The Magnitude of Mentorship as an Older Adult
While reflecting on the past, fortunate people will immediately recall someone who made a lasting impact on their lives. It may have been a coach, a teacher, a parent or a neighbor, but one throughline is shared by all: the powerful and lasting influence of having a mentor. The process of mentoring and sharing guidance is a valuable and life-changing experience for mentees and can be just as significant for mentors.
Intergenerational mentoring is a mutually beneficial way to provide both youth and older adults with new perspectives and opportunities for happier and healthier lives. For older adults, sharing life experiences and critical advice with young people can help dismantle generational barriers while fulfilling a sense of purpose many desire.
We often think that loneliness and isolation are the exclusive domain of older adults, forgetting that young people experience these same emotions. With mentorship, the generations can come together to create a sense of belonging and stability. Youth who receive mentorship, specifically from older adults, have higher self-esteem, improved leadership and communication skills and often find themselves more willing to explore new ways to learn and grow.
Among its many benefits, mentoring is a great way to diminish ageism and educate younger people about the aging process, expanding their empathy and strengthening their understanding of what others are experiencing. While mentees benefit from improved self-awareness, respect for their elders and other insightful perspectives, mentors gain invaluable knowledge themselves, creating a dynamic, elastic system for communities to thrive together.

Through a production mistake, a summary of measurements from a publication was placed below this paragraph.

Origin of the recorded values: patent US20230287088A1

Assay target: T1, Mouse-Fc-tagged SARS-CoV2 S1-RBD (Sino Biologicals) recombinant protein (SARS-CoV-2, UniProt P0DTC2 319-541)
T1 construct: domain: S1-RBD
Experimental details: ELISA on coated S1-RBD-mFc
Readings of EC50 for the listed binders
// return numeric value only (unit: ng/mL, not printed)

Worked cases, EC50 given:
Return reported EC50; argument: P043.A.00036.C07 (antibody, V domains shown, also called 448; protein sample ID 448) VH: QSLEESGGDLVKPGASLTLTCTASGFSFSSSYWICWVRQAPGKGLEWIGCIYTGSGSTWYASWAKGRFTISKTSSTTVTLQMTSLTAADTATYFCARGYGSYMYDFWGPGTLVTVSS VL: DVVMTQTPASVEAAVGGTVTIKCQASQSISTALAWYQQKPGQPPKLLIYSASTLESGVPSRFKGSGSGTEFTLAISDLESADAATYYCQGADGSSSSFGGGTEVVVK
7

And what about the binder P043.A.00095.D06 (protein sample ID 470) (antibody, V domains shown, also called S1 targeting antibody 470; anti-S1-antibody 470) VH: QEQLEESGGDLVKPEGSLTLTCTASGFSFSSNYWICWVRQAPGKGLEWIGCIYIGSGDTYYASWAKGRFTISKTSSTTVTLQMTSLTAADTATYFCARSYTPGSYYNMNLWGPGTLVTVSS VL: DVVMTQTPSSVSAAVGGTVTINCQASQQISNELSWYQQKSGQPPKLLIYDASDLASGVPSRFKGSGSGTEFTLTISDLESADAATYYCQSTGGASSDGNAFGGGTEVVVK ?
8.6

Anyone can be a mentor. The process is uniquely flexible and can be as easy as offering advice and creating a safe space for younger family or community members to visit if they ever need assistance or support. For those who prefer more structure, there are numerous mentorship programs in Bronzeville and around Chicago that anyone can join.
AmeriCorps Seniors Foster Grandparents Program, offered through the Chicago Department of Family & Support Services, allows volunteers age 55 and up to care for and guide Chicago’s youth, enriching the lives of everyone involved. The program actively serves 3,500 Illinois children and provides everything from educational support to essential care some may need. To learn more about their program and how to become involved, visit their website here.
Mentorship is a critical asset to youth, older adults and communities that shapes positive outcomes in all directions. For older adults aspiring to empower others and share their essential voices, mentoring is the opportunity you’ve been seeking.